1. Fencing is one of the most common methods of mitigating human-wildlife conflicts. At the same time, fencing is considered one of the most pressing threats emerging in conservation globally. Although fences act as barriers and can cause population isolation and fragmentation over time, it is difficult to quantitatively predict the consequences fences have for wildlife.

2. Here, we model how fencing designed to mitigate human-elephant conflict (HEC) on the Borderlands between Kenya and Tanzania will affect functional connectivity and movement corridors for African elephants. Specifically, we (a) model functional landscape connectivity integrating natural and anthropogenic factors; (b) predict seasonal movement corridors used by elephants in non-protected areas; and (c) evaluate whether fencing in one area can potentially intensify human-wildlife conflicts elsewhere.

3. We used GPS movement and remote sensing data to develop monthly step-selection functions to model functional connectivity. For future scenarios, we used an ongoing fencing project designed for HEC mitigation within the study area. We modelled movement corridors using least-cost path and circuit theory methods, evaluated their predictive power and quantified connectivity changes resulting from the planned fencing.

4. Our results suggest that fencing will not cause landscape fragmentation and will not change functional landscape connectivity dramatically. However, fencing will lead to a loss of connectivity locally and will increase the potential for HEC in new areas. We estimate that wetlands, important for movement corridors, will be more intensively used by the elephants, which may also cause problems of overgrazing. Seasonal analysis highlights an increasing usage of non-protected lands in the dry season and equal importance of the pinch point wetlands for preserving overall function connectivity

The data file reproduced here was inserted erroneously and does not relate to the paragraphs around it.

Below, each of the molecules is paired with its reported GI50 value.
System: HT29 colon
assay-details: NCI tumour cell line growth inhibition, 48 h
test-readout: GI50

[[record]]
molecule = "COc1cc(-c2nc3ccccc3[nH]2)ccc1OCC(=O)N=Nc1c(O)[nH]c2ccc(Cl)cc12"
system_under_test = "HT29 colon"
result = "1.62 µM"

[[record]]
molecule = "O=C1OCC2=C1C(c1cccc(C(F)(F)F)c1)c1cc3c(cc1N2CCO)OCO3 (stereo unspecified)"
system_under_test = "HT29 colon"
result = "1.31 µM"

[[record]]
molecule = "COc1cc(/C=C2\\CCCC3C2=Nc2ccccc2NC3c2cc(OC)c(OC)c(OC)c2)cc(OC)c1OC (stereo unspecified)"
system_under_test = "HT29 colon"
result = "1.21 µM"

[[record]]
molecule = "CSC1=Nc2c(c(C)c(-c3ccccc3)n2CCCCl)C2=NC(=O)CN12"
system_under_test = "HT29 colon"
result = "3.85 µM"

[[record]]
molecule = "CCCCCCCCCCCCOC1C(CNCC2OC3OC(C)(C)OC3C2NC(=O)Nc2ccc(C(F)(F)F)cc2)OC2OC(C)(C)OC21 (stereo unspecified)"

5. Synthesis and applications. Fencing is a solution to small-scale human-elephant conflict problems but will not solve the issue at a broader scale. Moreover, our results highlight that it may intensify the conflicts and overuse of habitat patches in other areas, thereby negating conservation benefits. If fencing is employed on a broader scale, then it is imperative that corridors are integrated within protected area networks to ensure local connectivity of affected species.

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Animal Conservation Journal — Using step-selection functions to model landscape connectivity for African elephants: accounting for variability across individuals and seasons

Animal Conservation Journal

Using step-selection functions to model landscape connectivity for African elephants: accounting for variability across individuals and seasons

L. Osipova | M. M. Okello | S. J. Njumbi | S. Ngene | D. Western | M. W. Hayward | N. Balkenhol

ABSTRACT

Landscape connectivity is an important component of systematic conservation planning. Step-selection functions (SSFs) is a highly promising method for connectivity modeling. However, differences in movement behavior across individuals and seasons are usually not considered in current SSF-based analyses, potentially leading to imprecise connectivity models. Here, our objective was to use SSFs to build functional connectivity models for African elephants Loxodonta africana in a seasonal environment to illustrate the temporal variability of functional landscape connectivity.

We provide a methodological framework for integrating detected interindividual variability into resistance surface modeling, for assessing how landscape connectivity changes across seasons, and for evaluating how seasonal connectivity differences affect predictions of movement corridors. Using radio-tracking data from elephants in the Borderland area between Kenya and Tanzania, we applied SSFs to create seasonal landscape resistance surfaces. Based on seasonal models, we predicted movement corridors connecting major protected areas (PAs) using circuit theory and least-cost path analysis. Our findings demonstrate that individual variability and seasonality lead to substantial changes in landscape connectivity and predicted movement corridors. Specifically, we show that the models disregarding seasonal resource fluctuations underestimate connectivity for the wet and transitional seasons, and overestimate connectivity for the dry season. Based on our seasonal models, we predicted a connectivity network between large PAs and highlight seasonal and consistent patterns that are most important for effective management planning. Our findings reveal that elephant movements in the borderland between Kenya and Tanzania are essential for maintaining connectivity in the dry season, and that existing corridors do not protect these movements in full extent.